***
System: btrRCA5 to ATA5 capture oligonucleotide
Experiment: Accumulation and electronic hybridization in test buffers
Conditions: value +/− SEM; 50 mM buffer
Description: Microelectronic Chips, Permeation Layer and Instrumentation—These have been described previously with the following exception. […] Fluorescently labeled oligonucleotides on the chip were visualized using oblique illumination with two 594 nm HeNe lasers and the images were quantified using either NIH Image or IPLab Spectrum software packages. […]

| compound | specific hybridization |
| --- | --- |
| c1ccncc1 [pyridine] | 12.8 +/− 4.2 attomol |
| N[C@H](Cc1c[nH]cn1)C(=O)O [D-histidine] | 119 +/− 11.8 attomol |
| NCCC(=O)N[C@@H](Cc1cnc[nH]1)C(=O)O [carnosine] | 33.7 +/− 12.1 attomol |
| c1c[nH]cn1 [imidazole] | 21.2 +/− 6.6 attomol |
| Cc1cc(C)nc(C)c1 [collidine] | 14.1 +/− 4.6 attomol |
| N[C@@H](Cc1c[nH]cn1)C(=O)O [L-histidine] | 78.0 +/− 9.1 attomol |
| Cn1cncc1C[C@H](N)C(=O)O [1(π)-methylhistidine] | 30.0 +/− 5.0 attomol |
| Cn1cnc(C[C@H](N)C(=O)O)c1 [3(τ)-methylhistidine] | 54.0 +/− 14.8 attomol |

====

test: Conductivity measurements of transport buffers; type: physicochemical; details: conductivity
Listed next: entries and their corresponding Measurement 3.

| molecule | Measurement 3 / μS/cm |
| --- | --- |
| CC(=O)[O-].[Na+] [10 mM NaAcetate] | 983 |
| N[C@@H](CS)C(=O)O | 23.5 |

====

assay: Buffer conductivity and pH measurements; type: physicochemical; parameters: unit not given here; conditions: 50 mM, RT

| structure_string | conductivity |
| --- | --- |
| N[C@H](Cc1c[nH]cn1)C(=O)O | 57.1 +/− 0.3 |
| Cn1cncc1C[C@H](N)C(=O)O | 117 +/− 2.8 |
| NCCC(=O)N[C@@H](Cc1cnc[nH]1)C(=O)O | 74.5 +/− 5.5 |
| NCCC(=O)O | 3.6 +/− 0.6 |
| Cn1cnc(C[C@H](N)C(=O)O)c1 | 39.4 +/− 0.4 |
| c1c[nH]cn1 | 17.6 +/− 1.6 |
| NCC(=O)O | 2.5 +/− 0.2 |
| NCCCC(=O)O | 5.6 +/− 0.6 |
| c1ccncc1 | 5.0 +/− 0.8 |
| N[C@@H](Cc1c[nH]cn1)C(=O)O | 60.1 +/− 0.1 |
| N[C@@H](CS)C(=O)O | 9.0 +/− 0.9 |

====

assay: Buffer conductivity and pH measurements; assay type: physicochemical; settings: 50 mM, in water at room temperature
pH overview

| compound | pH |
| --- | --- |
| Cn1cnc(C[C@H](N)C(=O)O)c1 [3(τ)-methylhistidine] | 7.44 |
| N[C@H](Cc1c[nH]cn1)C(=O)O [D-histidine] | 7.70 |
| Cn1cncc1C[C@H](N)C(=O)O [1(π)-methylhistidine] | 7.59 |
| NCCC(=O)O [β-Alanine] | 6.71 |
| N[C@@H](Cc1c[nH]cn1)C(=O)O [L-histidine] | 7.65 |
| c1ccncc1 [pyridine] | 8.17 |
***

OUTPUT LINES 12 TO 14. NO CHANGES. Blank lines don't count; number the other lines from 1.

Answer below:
| N[C@@H](Cc1c[nH]cn1)C(=O)O [L-histidine] | 78.0 +/− 9.1 attomol |
| Cn1cncc1C[C@H](N)C(=O)O [1(π)-methylhistidine] | 30.0 +/− 5.0 attomol |
| Cn1cnc(C[C@H](N)C(=O)O)c1 [3(τ)-methylhistidine] | 54.0 +/− 14.8 attomol |